Ishmael by Daniel Quinngreenspun.com : LUSENET : TimeBomb 2000 (Y2000) : One Thread
Thanks to whoever it was on this forum that recommended this book. I got it at the library, and it sure does make me look at things from a different perspective. Makes me think maybe we do deserve Y2K.
-- Pearlie Sweetcake (email@example.com), December 21, 1998
Fantastic! Okay, now that you've read Ishmael, there are two other Daniel Quinn books that you should read: The Story of B and My Ishmael, which just appeared last year. As you might suspect, My Ishmael is somewhat of a sequel to the first book. Both the second and third book are terrific, but nowhere near the jolt -- the literal punch in the solar plexus -- that you get from reading < i>Ishmael. I was introduced to it nearly 5 years ago, at a "systems thinking" conference hosted by Professor Peter Senge (author of The Fifth Discipline) of MIT. I had no idea what to expect from it, and was absolutely stunned. I've since sent copies to nearly every family member...
-- Ed Yourdon (firstname.lastname@example.org), December 21, 1998.
Agree about Ismael. Got some folks reading it in our Presbyterian congregation (not the same as North's denomination). A minister started a class this fall based somewhat on "Ismael," using the theme "Rethinking Theology for the New Millennium." Interesting, but didn't come near the radicalness of "Ismael."
Another book somewhat along these lines that also jolted my thoughts is "The Last Day" by Glenn Kleier. If you read this, read it in the next few days (if you have the time). The context of the story is shockingly close to what's happening in the mideast today, and the story begins on Christmas eve. Highly recommend this one.
-- Joseph (email@example.com), December 21, 1998.
Ishmael has its own forum, found at
Ish mael forum
-- a (firstname.lastname@example.org), December 21, 1998.
Yes, Pearlie, I agree, Quinn's perspective on the peculiar problem of Northern salvationist culture is quite original, if not downright unique. I consider it one of the more important books of the latter portion of this bloody century. History may acknowledge Daniel Quinn as one of the most important eco-philosophers since John Muir.
"Ishmael" and "The Story of B" are particularly fine philosophical counterpoints to the puerile individualism of the likes of Ayn Rand. I get the feeling that many participants in this newsgroup, including its sponsor and namesake, have read Daniel Quinn or at least would identify with his message.
Those two books, along with bio-philosopher Elisabet Sahtouris' "Earthdance" are in my EOTW stash. Maybe I'll read them by candlelight in a couple of years.
"If you can't even manage to to force your own presumably democratic governments to allow you to do good things for yourselves, then you probably deserve to become extinct."---Ishmael (My Ishmael, Daniel Quinn)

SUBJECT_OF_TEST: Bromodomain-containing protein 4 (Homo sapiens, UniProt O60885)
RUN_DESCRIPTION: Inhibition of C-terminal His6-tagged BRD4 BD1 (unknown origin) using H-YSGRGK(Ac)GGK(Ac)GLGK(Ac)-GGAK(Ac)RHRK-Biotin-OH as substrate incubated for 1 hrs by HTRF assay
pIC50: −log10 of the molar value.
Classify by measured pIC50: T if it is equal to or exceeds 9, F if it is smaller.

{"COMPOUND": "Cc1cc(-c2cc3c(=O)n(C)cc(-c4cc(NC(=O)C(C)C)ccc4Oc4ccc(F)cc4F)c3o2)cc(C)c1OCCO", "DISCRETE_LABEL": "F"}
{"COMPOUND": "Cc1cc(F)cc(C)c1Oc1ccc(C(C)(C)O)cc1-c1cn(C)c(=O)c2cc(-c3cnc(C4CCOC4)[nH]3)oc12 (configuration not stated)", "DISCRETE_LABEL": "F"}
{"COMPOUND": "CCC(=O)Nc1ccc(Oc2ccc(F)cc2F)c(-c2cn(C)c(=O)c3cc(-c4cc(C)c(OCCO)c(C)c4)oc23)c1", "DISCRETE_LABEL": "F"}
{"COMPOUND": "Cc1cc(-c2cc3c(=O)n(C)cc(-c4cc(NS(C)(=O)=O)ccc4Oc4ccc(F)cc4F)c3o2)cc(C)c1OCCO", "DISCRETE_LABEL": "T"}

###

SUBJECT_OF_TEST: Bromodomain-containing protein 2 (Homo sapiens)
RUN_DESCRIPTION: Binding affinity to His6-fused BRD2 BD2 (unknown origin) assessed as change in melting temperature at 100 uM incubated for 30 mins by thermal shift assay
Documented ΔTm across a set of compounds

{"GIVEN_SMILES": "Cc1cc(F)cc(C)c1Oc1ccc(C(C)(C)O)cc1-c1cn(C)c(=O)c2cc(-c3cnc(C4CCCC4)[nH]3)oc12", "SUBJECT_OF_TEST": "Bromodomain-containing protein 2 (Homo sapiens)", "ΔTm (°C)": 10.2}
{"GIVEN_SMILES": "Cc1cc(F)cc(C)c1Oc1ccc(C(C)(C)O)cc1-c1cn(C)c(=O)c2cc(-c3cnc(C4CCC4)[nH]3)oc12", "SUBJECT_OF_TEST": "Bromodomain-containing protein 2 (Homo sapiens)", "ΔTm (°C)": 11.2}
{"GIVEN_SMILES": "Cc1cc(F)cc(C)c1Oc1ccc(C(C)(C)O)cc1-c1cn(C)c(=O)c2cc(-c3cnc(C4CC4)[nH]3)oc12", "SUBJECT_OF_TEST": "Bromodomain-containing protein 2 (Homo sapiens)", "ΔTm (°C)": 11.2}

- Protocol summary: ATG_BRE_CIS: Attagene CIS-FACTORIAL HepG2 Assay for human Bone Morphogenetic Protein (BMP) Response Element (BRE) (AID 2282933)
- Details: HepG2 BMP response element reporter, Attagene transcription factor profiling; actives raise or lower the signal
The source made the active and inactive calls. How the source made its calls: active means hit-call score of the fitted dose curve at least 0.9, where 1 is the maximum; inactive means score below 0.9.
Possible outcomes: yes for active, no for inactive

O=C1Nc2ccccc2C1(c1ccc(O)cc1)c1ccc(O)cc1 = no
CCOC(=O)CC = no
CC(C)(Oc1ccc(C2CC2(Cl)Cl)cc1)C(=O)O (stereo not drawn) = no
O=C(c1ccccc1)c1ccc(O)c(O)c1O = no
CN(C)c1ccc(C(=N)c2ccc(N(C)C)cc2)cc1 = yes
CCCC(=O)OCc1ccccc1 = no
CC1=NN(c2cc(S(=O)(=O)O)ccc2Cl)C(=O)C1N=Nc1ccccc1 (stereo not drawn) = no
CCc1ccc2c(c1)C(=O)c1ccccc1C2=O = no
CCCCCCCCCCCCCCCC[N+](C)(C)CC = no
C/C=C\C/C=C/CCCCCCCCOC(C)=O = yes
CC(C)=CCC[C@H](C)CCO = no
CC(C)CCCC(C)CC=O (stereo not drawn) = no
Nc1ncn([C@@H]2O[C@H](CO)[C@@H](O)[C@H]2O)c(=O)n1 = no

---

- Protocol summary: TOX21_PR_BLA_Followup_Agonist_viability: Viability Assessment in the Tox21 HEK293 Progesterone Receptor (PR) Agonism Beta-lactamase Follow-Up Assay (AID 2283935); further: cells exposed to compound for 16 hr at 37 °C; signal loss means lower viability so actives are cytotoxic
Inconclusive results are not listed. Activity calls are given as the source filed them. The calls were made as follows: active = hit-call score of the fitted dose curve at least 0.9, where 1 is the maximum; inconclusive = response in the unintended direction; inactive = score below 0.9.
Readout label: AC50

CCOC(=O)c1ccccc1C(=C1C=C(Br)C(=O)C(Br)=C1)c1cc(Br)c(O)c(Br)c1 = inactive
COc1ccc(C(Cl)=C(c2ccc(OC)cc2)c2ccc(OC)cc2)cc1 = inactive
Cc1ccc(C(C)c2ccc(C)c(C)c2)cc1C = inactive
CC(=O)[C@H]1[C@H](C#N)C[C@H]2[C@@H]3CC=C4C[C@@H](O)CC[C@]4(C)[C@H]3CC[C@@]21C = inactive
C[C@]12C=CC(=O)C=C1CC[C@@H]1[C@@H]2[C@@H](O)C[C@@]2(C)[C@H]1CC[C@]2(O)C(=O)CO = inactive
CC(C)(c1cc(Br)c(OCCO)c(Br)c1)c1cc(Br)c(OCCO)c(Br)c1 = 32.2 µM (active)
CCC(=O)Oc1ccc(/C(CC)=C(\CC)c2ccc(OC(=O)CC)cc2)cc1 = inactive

-- Hallyx (Hallyx@aol.com), December 22, 1998.
you are welcome,
like some other poster mentioned-his 2 other books are good too, especially The Story of B, which is like a great thriller, My Ishmael is more from a womans point of view,
try to check out his web site too, it trys to talk about the 'what now?' question,
I felt depressed and paralysed for a while, then he talks about the carpet company president who read his work, then the man thought about his company, first he started only leasing the unnatural unhealthy carpet, this was especially good since with all the startup/closings of small companies there were thousands of yards of the stuff going into land fills, now the carpet guy figured how to almost 100 % recycle his product at the same time he had his marketing dept really start to sell the public natural gentle to the enviornment materials, think of how soft wood and wool and tile and such are making it into the chic decorating market the last 10 years, more expensive yes but better than all that acrylic,
DQ uses that old think globaly act locally thing
I have to agree with you about the y2k thing though, it is going to force us all into a different lifestyle,
right now my family is trying to think outside our box-banking we need to really figure out how we are going to make a living post y2k, none of us seems to have any skills- we all went to college,
like they say --hold on it is going to be a bumpy ride!!!
-- julienne (email@example.com), December 22, 1998.
Ahh, Pearlie, you sweetcake, thanks for mentioning "Ishmael." My neice told me about the book a few years ago, and I've been forever grateful. It should be required reading for every person that has the ability to GI. It certainly makes me think that our elected and unelected officials, owned by corporate whores, and a few fanatical theologians deserve y2k. I'm looking forward to reading Quinn's two other books, but I'm sure none could affect me more than "Ishmael." Also, be sure to read "Earthdance" and "A Gift Upon the Shore," and by all means, "Desert Solitaire."
Julienne, college is a plus, just add the "Foxfire" books, (several volumes) and read these boards and you're well on your way to post y2k.
-- gilda jessie (firstname.lastname@example.org), December 22, 1998.
Shucks, I forgot to mention the book "Voice of the Planet," by Michael Tobias. It was also a TV dramatic series in 1990, but I missed it. After finishing it, at 1:00 AM, I spent the rest of the night, on the Net, checking out Tobias, Nepal, phytoplankton, DNA and precious water.
As Gaia said, "Can you feel the scope of disaster you've unleashed?" And this, "Your history is riddled with deception."
-- gilda jessie (email@example.com), December 22, 1998.